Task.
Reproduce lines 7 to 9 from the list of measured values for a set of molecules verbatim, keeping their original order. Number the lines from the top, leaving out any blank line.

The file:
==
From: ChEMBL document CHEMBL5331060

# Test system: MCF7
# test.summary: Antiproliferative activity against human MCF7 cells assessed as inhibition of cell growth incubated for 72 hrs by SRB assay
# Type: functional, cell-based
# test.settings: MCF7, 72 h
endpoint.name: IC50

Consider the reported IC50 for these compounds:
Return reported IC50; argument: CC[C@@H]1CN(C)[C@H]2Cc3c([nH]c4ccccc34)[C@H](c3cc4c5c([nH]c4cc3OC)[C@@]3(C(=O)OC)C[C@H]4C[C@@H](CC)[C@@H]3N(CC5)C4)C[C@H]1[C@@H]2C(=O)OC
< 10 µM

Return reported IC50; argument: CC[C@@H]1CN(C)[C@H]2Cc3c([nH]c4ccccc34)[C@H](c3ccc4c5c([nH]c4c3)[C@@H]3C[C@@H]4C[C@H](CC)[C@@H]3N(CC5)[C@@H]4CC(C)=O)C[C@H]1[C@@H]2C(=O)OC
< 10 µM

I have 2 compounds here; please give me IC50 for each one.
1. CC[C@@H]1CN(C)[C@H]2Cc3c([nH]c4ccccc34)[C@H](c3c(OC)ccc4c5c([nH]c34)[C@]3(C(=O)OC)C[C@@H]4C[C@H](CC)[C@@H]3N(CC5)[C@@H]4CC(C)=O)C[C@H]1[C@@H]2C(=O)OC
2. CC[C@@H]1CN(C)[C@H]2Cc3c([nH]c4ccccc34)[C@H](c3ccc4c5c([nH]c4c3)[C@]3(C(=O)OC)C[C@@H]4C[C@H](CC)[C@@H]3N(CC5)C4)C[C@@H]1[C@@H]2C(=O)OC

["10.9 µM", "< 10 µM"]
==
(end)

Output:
Consider the reported IC50 for these compounds:
Return reported IC50; argument: CC[C@@H]1CN(C)[C@H]2Cc3c([nH]c4ccccc34)[C@H](c3cc4c5c([nH]c4cc3OC)[C@@]3(C(=O)OC)C[C@H]4C[C@@H](CC)[C@@H]3N(CC5)C4)C[C@H]1[C@@H]2C(=O)OC
< 10 µM